I find it very interesting that the Sanhedrin does not even consider seeking to discredit the apostles' message by marshaling evidence against Jesus' resurrection.

But Peter and John answered and said to them, "Whether it is right in the sight of God to give heed to you rather than to God, you be the judge; 20 for we cannot stop speaking what we have seen and heard." (Acts 4:19-20 NASB)

Remember that they were speaking to the highest religious authorities of the day. It was a fearful thing to be dragged before the great Sanhedrin court. These were the same leaders who decided to put Jesus to death and set in motion the events for His crucifixion. Who was to say the same wouldn't happen to these disciples?

If you were given that same command by the Sanhedrin, what would you have said? Most of us would have said nothing. We may have thought, "We'll keep quiet for now, but when we get out of here, we will do what we want. Let's just pacify the court, let's not upset them."

Peter didn't feel this way, he defy's the court. He basically says, "You are the Supreme Court of Israel, judge this matter: Who should we listen to, go ahead tell us­ you or God?" How do these leaders of Israel, God's people, answer that. If they told the apostles to listen to God, then they couldn't tell them not to preach. If they said, "Listen to us instead," then they would be implying that God's commands were not to be obeyed. It's a question they could not answer without admitting they were not on God's side.

Normally, witnesses in the court would be admonished to "speak only those things which they had seen and heard." And yet here the court was forbidding them to do so.

In obedience to the risen Lord's mandate, they must continue to be eyewitnesses of these salvation truths:

but you shall receive power when the Holy Spirit has come upon you; and you shall be My witnesses both in Jerusalem, and in all Judea and Samaria, and even to the remotest part of the earth." (Acts 1:8 NASB)

The disciples could not stop speaking of what they had seen and heard. They had seen the risen Lord Jesus. They saw Him ascend into heaven. They had heard Him explain from the Scriptures the many passages about Himself. They had seen Him heal this lame man by His power. And they could not stop speaking about what they had seen and heard, no matter who told them to stop.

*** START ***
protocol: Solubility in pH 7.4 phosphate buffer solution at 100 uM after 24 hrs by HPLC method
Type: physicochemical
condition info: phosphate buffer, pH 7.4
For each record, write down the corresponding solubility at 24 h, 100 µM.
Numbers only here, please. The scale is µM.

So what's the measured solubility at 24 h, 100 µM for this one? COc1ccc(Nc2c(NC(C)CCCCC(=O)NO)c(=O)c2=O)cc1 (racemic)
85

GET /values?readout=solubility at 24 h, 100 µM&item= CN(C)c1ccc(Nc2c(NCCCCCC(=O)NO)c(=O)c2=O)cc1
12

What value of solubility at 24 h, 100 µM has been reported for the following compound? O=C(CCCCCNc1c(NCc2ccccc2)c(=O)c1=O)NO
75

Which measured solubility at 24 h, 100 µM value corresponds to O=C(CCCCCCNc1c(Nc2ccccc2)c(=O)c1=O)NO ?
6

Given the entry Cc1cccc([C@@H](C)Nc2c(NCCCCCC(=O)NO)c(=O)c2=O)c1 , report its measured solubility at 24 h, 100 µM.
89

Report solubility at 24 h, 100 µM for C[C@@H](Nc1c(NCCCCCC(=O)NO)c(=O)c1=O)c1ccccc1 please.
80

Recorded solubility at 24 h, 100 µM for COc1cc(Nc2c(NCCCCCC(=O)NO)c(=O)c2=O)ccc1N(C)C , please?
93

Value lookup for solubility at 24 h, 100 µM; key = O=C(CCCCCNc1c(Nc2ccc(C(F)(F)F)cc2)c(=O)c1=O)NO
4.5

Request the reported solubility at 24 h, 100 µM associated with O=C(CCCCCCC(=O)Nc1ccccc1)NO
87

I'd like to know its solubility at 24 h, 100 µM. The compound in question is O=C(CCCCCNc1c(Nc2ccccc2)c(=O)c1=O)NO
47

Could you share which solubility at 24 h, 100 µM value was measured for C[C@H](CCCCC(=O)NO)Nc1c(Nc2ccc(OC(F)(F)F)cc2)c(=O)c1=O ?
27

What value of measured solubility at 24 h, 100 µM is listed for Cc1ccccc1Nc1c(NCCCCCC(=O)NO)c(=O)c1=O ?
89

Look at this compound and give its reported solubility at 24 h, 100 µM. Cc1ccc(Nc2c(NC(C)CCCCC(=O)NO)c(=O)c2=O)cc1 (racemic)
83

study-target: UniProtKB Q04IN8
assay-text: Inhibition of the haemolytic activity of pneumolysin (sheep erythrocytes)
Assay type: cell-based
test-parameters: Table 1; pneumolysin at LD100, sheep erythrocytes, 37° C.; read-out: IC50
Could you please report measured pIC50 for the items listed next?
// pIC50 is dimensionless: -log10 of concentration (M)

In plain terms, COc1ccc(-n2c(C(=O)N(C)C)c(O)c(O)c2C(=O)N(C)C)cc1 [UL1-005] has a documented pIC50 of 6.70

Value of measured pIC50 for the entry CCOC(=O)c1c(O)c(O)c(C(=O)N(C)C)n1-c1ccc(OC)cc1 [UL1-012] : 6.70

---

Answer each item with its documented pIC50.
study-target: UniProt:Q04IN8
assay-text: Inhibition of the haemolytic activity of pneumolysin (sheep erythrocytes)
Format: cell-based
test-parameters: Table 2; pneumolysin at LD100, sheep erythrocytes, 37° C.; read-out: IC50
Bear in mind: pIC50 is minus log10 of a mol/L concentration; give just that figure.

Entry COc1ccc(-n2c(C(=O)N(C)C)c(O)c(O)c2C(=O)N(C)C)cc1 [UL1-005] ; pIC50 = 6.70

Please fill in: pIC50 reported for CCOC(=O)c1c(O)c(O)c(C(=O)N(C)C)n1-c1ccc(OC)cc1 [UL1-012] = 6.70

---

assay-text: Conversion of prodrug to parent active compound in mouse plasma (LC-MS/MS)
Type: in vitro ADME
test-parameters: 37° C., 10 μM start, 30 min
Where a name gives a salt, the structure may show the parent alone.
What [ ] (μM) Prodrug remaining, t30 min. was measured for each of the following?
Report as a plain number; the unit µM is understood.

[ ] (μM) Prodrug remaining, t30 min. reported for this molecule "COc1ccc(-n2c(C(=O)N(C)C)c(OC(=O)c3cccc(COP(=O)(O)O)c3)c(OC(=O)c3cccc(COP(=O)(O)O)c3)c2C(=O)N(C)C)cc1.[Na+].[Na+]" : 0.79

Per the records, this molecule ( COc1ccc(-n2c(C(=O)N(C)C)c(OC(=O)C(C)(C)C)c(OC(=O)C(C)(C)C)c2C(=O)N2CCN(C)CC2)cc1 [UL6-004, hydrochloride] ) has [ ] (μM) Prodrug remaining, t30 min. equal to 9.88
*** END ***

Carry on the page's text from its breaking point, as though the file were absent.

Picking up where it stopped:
Such a declaration of loyalty to God in the face of human opposition has been echoed often in church history, not least during the Reformation. Think of Martin Luther before the Diet of Worms, or the Scots Reformer John Knox, of whom it was said, "He feared God so much that he never feared the face of any man."

We all face situations like this in our lives if we seek to live out Biblical Christianity in a secular society. We have to face our friends, our neighbors, our co-workers, our employers. We have to face the people with whom we do business--our clients, our customers, the mechanic who works on our car, the shopkeepers who sell us our clothes and our food, and the list goes on. We must relate to people in the society in which we live, and sometimes we are intimidated by them because we are afraid of how they may respond. We need Peter's and John's fearlessness.

That Peter and John spoke and acted as they did should challenge Theophilus and others to consider the Gospel's claims all the more closely. If these Jews were willing to put their highest tribunal on notice that they were going to continue to obey God, then their message must be true!

But Peter and John answered and said to them, "Whether it is right in the sight of God to give heed to you rather than to God, you be the judge; 20 for we cannot stop speaking what we have seen and heard." (Acts 4:19-20 NASB)

What is happening here is Peter and John are promising civil disobedience, which seems strange since their Lord had told them to obey their rulers:

saying, "The scribes and the Pharisees have seated themselves in the chair of Moses; 3 therefore all that they tell you, do and observe, but do not do according to their deeds; for they say things, and do not do them. (Matthew 23:2-3 NASB)

The Lord said they're hypocrites, so don't do what they do, but they are in a place of authority, so you must do what they say. Now that should be clear. The believer is to be submissive no matter who the leadership is. The Scriptures are very clear that governments are given by God:

Let every person be in subjection to the governing authorities. For there is no authority except from God, and those which exist are established by God. 2 Therefore he who resists authority has opposed the ordinance of God; and they who have opposed will receive condemnation upon themselves. (Romans 13:1-2 NASB)

"Let every person...." is the Greek pas psuche, which means: "all life!" "Be in subjection" is from the Greek word hupotasso, which is a military term meaning: "to line up, to take your orders." It's in the present imperative middle, which means: "to habitually be in subjection to the governing authorities."

This verse speaks of government, but the principle is universal. All human authority is delegated and ministerial. This includes the authority of parents, employers, policemen, teachers, church leaders or any other authority. Anyone who is in a place of authority on earth has had it delegated to him by God:

"This sentence is by the decree of the angelic watchers, And the decision is a command of the holy ones, In order that the living may know That the Most High is ruler over the realm of mankind, And bestows it on whom He wishes, And sets over it the lowliest of men." (Daniel 4:17 NASB)

It is God who sets up rulers, all rulers. Look at what God said to King David about how he became king:

Nathan then said to David, "You are the man! Thus says the LORD God of Israel, 'It is I who anointed you king over Israel and it is I who delivered you from the hand of Saul. 8 'I also gave you your master's house and your master's wives into your care, and I gave you the house of Israel and Judah; and if that had been too little, I would have added to you many more things like these! (2 Samuel 12:7-8 NASB)